According to a hiking club vet, the trail is for novices--the equivalent to a beginning skier's bunny slope. Could've fooled me though, for my lungs and legs told me otherwise. Since then I've come to realize that a beginner's trail is so deemed because of its ease of access and its lack of obstacles and danger. Be prepared to sweat and watch your pulse rate elevate on this hike. The great reward is a spectacular view of the windward coast fronting Hauula and the equally beautiful trade winds that do wonders for a body on the verge of overheating.
After doing the first half of the double loop, the small sub-group I was with became disoriented and we inadvertently headed up a path that I later found out was the Ma`akua Gulch Trail. After about 45 minutes of crisscrossing a dried-up, rocky river bed, the group reached a consensus: this wasn't the trail the group leader had described to us in our pre-hike orientation. A self-proclaimed adventurer, my girlfriend Jackie was all for continuing up the gulch trail to who knows where. Probably with visions of a cold night out in the wilderness with fire-rescue choppers whirring overhead in mind, the majority of our five-person party thought it better if we head back. And so we did. When we arrived back at the trailhead, the hike leader--a weathered mid-40ish haole woman with a quiet, calm demeanor--told us that we had proceeded mauka when we should have made a makai turn.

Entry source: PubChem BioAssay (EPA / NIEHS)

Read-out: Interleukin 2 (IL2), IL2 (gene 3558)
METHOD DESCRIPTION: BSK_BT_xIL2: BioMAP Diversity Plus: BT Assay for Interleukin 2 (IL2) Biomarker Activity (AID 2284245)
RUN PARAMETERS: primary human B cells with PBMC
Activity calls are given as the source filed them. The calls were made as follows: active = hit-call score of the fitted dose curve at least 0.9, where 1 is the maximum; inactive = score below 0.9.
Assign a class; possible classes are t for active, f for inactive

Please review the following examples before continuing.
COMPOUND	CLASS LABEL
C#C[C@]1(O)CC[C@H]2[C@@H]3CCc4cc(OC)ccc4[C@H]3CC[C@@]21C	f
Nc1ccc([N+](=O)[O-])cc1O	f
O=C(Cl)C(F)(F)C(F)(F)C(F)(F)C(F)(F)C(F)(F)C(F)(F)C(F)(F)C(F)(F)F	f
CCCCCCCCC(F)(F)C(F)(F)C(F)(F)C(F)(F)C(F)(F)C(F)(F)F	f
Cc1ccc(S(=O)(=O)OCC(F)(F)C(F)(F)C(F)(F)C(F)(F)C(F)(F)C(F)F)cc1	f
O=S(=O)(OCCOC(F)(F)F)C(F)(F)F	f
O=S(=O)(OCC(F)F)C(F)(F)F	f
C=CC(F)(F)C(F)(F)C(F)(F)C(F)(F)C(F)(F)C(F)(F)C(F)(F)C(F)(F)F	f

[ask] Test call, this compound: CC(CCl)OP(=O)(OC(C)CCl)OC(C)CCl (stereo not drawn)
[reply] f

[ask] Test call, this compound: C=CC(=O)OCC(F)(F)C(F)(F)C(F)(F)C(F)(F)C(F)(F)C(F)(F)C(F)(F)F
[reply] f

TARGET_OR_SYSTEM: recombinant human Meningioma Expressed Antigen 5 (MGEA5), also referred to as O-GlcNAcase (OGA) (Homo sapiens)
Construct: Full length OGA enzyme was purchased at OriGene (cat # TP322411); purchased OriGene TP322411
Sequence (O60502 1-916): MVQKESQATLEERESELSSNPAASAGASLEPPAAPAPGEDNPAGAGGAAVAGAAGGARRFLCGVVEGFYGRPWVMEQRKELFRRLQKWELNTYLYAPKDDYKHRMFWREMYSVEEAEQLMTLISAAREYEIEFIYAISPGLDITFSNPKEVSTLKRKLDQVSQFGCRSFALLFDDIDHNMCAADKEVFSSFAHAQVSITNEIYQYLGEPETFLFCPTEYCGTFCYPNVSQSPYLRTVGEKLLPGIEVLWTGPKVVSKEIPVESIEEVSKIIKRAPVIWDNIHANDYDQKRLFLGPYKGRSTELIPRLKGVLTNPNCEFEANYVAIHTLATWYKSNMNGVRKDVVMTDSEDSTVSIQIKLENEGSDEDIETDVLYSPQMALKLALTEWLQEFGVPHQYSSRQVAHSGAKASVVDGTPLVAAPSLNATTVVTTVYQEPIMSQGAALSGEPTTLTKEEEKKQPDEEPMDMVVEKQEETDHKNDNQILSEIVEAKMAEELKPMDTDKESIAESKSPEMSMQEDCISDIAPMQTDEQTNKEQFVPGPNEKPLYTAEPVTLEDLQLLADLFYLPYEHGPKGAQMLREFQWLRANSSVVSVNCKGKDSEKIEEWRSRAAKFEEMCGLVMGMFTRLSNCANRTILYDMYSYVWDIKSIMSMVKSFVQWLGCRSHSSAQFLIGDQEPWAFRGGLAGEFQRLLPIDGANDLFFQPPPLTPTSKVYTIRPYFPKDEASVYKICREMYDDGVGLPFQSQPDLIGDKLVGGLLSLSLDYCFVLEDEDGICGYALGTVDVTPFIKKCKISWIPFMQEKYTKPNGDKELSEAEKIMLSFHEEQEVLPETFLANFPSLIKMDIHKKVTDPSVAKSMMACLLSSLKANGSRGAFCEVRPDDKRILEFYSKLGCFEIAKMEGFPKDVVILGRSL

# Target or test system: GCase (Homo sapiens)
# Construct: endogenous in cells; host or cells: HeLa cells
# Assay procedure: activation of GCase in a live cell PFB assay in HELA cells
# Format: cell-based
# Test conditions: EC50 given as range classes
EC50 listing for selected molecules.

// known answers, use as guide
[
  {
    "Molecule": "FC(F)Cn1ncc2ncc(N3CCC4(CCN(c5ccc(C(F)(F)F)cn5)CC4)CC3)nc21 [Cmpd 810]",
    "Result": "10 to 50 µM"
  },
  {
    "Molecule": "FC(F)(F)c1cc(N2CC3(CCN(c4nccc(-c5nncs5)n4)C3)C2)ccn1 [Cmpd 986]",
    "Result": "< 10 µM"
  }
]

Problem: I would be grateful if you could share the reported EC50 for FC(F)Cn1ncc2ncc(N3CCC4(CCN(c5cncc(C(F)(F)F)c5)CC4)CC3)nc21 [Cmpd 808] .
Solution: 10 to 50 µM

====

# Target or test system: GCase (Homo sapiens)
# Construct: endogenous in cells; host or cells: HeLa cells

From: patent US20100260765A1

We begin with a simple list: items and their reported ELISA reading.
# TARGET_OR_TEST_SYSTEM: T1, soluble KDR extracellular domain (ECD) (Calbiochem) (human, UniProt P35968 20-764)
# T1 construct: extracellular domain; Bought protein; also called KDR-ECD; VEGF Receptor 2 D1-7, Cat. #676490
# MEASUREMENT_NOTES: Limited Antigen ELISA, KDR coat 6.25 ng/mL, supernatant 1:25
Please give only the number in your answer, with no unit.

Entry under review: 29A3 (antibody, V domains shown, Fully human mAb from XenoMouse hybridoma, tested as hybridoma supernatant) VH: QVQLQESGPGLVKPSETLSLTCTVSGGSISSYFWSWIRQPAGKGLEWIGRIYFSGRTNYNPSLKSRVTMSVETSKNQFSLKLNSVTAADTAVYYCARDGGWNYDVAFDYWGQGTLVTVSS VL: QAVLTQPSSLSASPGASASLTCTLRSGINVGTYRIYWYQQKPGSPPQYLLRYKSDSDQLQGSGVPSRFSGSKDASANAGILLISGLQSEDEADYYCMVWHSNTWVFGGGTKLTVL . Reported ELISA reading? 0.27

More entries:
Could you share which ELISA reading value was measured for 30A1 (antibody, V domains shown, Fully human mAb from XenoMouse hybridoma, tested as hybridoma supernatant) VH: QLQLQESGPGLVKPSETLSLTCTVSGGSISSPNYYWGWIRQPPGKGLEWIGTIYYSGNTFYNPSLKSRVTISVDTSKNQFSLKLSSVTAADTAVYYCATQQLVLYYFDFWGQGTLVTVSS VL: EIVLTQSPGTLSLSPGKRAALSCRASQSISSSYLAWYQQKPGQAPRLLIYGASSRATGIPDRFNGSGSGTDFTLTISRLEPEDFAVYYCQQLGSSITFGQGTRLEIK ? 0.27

As a result of our poor sense of direction, I only got to hike half of the Hauula/Papali double loop that day. Several months later I returned to do the complete double-loop. The entire 6-mile circuit took me about 3 hours, and I left Hauula/Papali feeling satisfied and energized.